While increased optimism among CFOs was prevalent throughout the survey results, they still cite legislative bottlenecks as an area of concern. Almost half of all CFOs surveyed (47 percent) say they are unable to make a major decision that would allow their company to grow because of uncertainty surrounding the funding of the U.S. government. Thirty-one percent of respondents ranked tax reform as the second greatest bottleneck.

economy

U.S. Business Leaders Showing Signs of Optimism

On the heels of a pessimistic outlook during the fourth quarter of 2012, US business leaders show signs of increased optimism in the performance of the nation’s economy according to the latest data from the Grant Thornton International Business Report, a survey of 3,200 business leaders in 44 countries. In first quarter 2013, optimism among U.S. business leaders rose from -4 percent to 31 percent.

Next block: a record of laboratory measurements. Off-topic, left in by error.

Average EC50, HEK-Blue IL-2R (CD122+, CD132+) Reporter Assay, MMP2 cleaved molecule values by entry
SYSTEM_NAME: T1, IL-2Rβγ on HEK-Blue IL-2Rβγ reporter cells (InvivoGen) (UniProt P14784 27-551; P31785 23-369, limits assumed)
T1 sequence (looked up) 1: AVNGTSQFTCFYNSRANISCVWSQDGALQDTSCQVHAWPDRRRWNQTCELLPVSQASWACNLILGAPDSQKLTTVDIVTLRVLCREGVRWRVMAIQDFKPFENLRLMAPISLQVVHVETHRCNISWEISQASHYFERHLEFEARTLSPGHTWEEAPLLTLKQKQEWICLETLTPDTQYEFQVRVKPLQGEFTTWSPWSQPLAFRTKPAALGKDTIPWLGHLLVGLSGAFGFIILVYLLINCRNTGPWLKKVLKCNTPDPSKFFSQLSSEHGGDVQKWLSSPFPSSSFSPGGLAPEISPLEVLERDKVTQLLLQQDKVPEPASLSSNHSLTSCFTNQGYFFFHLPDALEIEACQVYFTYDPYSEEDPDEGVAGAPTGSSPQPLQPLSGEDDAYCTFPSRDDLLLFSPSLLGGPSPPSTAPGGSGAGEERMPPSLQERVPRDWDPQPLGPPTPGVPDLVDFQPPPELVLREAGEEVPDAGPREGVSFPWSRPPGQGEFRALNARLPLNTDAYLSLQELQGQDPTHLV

This finding accompanies IBR data that reveals an improvement in sentiment about most areas of business performance and stability. The net percent balance of US business leaders expecting revenues to increase in 2013 rose by eight percentage points from the fourth quarter. In addition, profitability expectations rose sharply in first quarter 2013, up 14 percentage points from the previous quarter. Encouragingly, hiring expectations in the United States remain above the global average. A net balance of 29 percent of business leaders in the United States foresee an increase in hiring during the coming year, a four-percentage point increase from the previous quarter and five percentage points above the global average.

“With the fiscal cliff and presidential election behind us, the anxiety has seemingly lessened among business executives,” said Stephen Chipman, chief executive officer of Grant Thornton LLP. “While uncertainty is still present, it’s encouraging to see such a large increase in optimism among the nation’s business leaders—particularly when it comes to employment, which is key to US economic health.”